Open Loops 4/28/2009: Articles I Thought Worth Passing Along

Posted on April 28, 2009 by
Categories: Open Loops
Estimated reading time: 1 minute, 46 seconds

Tuesdays are open loop at SimpleProductivity blog.


Photo by alistairhamiltonLifehacker – Beyond Life Hacks: Reusable Solutions to Common Productivity Problems should be required reading for anyone interested in productivity. Everything from how to keep focused, dealing with too much information, getting around procrastination and handling interruptions are covered here.


Dustin Wax, over at “Living a Life of Ends – Stepcase Lifehack says “When we treat the things we do as simply functional steps towards some future ends, function replaces meaning, and we transform our very selves into objects for the satisfaction of some future self.” Life is lived in the present moment, and if we are constantly looking for our rewards at the end of a goal, we miss most of life.


Every Joe ran an article on changing your email sending workflow in “Reversing Your Email Composition“. The process makes a lot of sense. It will get you to think about what you are doing, and help eliminate the “whoops I forgot the attachment” problem.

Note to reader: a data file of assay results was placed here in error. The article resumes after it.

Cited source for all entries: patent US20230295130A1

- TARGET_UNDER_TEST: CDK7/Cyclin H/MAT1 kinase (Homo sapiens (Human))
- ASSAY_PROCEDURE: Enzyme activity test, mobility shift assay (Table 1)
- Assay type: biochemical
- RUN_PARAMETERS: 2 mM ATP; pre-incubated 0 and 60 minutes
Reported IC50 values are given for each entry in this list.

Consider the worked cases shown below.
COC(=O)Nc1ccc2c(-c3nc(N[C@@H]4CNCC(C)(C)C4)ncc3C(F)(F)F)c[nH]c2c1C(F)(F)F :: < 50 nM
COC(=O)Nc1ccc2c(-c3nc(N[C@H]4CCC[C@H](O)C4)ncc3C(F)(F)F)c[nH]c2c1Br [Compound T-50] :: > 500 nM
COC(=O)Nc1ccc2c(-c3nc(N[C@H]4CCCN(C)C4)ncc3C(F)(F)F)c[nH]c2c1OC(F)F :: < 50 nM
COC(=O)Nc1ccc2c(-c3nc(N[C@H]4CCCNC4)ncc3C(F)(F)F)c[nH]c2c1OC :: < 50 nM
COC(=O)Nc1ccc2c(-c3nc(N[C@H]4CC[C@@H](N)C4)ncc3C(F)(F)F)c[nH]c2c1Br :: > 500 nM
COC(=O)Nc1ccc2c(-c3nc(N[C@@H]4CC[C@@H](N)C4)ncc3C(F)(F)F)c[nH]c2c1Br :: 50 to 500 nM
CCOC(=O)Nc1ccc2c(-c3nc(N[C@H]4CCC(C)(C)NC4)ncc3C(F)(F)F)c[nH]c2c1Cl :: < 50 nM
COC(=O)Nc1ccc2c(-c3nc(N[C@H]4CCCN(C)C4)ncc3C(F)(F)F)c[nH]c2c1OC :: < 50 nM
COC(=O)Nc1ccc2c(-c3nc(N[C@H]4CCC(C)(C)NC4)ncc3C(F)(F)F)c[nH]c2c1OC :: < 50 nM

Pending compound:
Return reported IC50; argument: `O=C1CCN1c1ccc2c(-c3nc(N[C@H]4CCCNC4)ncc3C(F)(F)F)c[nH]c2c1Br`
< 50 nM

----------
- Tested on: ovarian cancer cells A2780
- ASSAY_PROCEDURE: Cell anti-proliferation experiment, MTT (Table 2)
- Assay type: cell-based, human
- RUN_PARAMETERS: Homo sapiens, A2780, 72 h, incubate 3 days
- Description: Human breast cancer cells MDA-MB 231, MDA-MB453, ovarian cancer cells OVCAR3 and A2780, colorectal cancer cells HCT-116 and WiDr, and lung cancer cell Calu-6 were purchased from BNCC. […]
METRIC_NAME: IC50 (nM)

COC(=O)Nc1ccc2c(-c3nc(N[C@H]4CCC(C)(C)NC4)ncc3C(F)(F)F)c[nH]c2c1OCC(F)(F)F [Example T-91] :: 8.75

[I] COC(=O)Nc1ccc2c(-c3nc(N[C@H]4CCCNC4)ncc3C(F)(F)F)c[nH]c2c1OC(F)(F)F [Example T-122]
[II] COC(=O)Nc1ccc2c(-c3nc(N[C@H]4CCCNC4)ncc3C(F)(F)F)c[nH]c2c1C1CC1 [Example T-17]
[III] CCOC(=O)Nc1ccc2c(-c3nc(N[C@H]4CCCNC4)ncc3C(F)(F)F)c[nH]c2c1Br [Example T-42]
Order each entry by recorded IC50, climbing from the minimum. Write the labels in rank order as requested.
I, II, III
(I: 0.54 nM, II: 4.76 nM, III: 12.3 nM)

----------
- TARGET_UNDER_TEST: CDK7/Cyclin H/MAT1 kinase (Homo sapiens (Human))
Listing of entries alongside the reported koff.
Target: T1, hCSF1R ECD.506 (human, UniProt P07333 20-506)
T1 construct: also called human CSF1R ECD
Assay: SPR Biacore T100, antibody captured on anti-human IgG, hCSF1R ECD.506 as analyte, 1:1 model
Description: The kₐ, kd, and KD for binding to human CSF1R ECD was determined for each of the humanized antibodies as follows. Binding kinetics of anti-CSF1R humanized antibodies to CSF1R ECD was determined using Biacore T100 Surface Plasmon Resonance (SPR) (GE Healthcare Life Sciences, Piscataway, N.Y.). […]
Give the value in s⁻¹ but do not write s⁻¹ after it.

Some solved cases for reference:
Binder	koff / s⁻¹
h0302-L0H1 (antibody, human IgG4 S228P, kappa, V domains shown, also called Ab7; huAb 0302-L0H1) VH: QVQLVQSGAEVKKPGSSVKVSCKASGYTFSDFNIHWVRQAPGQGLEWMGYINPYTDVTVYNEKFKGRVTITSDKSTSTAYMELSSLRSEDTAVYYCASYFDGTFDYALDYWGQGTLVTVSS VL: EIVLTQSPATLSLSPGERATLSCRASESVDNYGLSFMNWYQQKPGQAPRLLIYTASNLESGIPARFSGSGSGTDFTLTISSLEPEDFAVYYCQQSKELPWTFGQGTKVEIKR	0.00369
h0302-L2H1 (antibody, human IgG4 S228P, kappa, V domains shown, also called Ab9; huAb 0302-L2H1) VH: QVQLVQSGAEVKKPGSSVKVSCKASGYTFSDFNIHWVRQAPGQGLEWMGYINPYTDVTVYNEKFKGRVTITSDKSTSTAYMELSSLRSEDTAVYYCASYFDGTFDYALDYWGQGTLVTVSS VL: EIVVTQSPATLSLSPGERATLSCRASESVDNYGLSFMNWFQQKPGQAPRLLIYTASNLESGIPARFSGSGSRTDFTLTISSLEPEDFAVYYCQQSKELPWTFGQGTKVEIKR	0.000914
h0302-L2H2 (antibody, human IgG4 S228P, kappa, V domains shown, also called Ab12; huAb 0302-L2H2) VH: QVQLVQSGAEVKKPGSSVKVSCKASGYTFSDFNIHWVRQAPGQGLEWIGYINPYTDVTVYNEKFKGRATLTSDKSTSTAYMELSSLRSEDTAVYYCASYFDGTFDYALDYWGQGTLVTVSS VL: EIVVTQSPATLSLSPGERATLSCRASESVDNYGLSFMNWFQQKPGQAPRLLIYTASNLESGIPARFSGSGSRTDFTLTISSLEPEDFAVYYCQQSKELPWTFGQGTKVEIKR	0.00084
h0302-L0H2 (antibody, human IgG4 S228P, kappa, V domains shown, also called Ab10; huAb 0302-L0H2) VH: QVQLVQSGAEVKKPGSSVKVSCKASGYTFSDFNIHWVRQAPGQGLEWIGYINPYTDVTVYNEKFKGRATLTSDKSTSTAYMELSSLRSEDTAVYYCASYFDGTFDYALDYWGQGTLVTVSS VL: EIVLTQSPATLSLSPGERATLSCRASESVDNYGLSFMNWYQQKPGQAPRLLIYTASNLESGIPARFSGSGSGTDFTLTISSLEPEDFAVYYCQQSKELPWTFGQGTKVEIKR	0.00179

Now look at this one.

Who can resist a title like Think Simple Now’s “A Guide for the Overwhelmed“? Sometimes we truly have too much to do. The article gives concrete instructions on how to handle too much to do.

  1. Define what is important.
  2. Cut out the unimportant.
  3. Automate as much as possible.
  4. Delegate as much as possible.
  5. Say NO as much as possible.
  6. Reward yourself.

The article also points out that “Sometimes the feeling of being overwhelmed doesn’t come from the actual tasks and responsibilities we have but from the mental clutter that occupies our minds.“. But how to get past that? That’s where the concrete steps of your own productivity system come into play.


I ran across Pooktre via another website, and I was fascinated by the concept of shaping a tree as it grows in order to provide either furniture or art. Most people plant a tree, then kill it to make it into furniture or art.

In our productivity quest, I wonder if we could manage to shape what we do to provide a result instead of waiting for something to come to maturity before using it?


Photo by alistairhamilton


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